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Commissioning of Lay Ministries

First Sunday of Advent: 29th November, 2009
Bishop Graeme Rutherford,
Assistant Priest, St Peter's, Eastern Hill

Luke 21:25-28, 34-36

The early Christians had a far more vivid expectation of the Return of Our Lord Jesus Christ than most of us have today. They knew perfectly well that they were living in an age of transition — between the two comings of Jesus, his first and his second coming. They believed that Jesus who had appeared and had now disappeared, would one day reappear upon the stage of world history.

The early Christians looked, if you like, in two directions — before them and behind them. Back to the first coming of Jesus which we recall in the Christmas celebrations and forward to his Second Coming, as the next four weeks of Advent do.

There are two opposite errors that are commonly made by Christians today about the Advent message of the Second or ultimate Coming of Jesus.

1. Some Christians are too dogmatic about it.

This is not usually the mistake of Anglican Christians! But many fundamentalist evangelists believe that the Bible was written to give inside esoteric information as to when and where the second coming will occur. They devise flowcharts of the sequence of events that will herald Jesus' return, often accompanied by pictures of many-headed beasts.

Some people are fascinated by what they perceive to be the signs of the end and they spend their time pouring over apocalyptic passages in Daniel or Revelation to calculate the time of the end. In America there have been a series of novels and films entitled 'Left behind' — all about those who will be left behind at the rapture when Jesus returns on clouds of glory.

These people are far too dogmatic. They fail to take account of our Lord's words — 'About that day and hour no one knows, neither the angels of heaven, nor the Son, but only the Father' (Matt 24:36).

But it's not just a case of overlooking one verse. Apocalyptic fundamentalist preachers fail to take account of the kind of literary genre or style of the Biblical books that refer to the future in what must necessarily be, since it hasn't yet occurred — symbolic language, not to be literally visualized but to be carefully interpreted for the truth it conveys.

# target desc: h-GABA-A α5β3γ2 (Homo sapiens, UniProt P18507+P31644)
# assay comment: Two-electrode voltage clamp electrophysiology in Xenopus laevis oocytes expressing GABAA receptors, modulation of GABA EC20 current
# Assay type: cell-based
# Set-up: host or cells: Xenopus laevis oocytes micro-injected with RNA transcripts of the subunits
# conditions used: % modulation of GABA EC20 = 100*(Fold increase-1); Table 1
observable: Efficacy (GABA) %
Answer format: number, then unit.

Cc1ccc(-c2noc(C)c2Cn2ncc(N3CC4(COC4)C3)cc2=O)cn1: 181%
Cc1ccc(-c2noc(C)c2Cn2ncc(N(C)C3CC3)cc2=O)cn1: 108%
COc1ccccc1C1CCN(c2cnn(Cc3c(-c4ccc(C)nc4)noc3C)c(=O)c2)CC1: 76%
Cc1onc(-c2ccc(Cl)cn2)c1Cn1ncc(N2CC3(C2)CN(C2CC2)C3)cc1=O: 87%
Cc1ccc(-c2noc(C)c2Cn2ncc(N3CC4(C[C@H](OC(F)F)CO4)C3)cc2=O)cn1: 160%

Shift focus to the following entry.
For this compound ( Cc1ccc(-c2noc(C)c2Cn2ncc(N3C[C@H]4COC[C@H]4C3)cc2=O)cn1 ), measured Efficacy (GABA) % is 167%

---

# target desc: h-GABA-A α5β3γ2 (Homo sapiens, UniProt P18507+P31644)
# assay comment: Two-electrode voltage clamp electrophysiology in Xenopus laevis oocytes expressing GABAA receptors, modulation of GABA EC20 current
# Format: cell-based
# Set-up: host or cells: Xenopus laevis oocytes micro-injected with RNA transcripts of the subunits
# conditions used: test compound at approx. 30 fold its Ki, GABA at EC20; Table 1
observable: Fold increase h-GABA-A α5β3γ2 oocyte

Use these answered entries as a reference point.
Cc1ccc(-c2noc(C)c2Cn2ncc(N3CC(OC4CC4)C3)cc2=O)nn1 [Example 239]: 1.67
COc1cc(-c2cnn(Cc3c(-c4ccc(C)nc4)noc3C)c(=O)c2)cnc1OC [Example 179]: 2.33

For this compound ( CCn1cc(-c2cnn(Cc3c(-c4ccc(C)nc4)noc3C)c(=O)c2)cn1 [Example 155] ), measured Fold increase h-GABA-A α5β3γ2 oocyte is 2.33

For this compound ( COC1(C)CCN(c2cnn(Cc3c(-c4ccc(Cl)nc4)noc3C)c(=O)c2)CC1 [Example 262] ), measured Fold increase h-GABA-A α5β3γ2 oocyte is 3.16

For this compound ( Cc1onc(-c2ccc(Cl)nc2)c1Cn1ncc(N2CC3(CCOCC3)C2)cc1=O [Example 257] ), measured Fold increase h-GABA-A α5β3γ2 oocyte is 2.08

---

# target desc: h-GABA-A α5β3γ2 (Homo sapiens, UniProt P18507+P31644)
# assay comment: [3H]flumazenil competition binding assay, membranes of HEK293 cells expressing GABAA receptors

2. Others are plainly embarrassed by it and even ashamed of it.

This is more likely to be the Anglican error. We say each Sunday in our creed that we believe 'he (Jesus) will come again to judge the living and the dead'. But many of us hope he won't!

And yet, even if there are many things we don't know about the Second Coming and about which we must be agnostic, we must also recognize, as I have said, that the first Christians, had a vivid expectation of the Lord's return. One of the prayers of the early Christians was maranatha, an Aramaic word meaning — 'come Lord Jesus' — 'come and put the wrongs of our world right'.

For them, judgement was eagerly awaited because it meant justice. In the future to which God is taking the world and the church; right will finally triumph over wrong. This is not a message to be embarrassed about or ashamed of. It is a message of great comfort. Of all people, the Christian's attitude to the future, no matter what it may hold, is to be that of 'happy-hopers'! 'Peace, perfect peace — the future all unknown. Jesus we know and he is on the throne'.

So we must be neither dogmatic nor embarrassed by the message of Advent. What then should our attitude be towards the second coming of Jesus?

In a word, we are to be vigilant: 'Keep awake therefore, for you do not know on what day your Lord is coming. ... therefore you must be ready, for the Son of Man is coming at an unexpected hour' .

In the original Greek language of the NT, the command to be awake and alert is the word gregoreite, from which we get the English boy's name: Gregory. And it is interesting to notice how many of the early Popes were called Pope Gregory. The idea of being watchful and alert was absolutely crucial to early Christianity.

In our culture 'waiting' is not a very attractive prospect. On the whole, we are not very good at waiting. We want things and we want them now.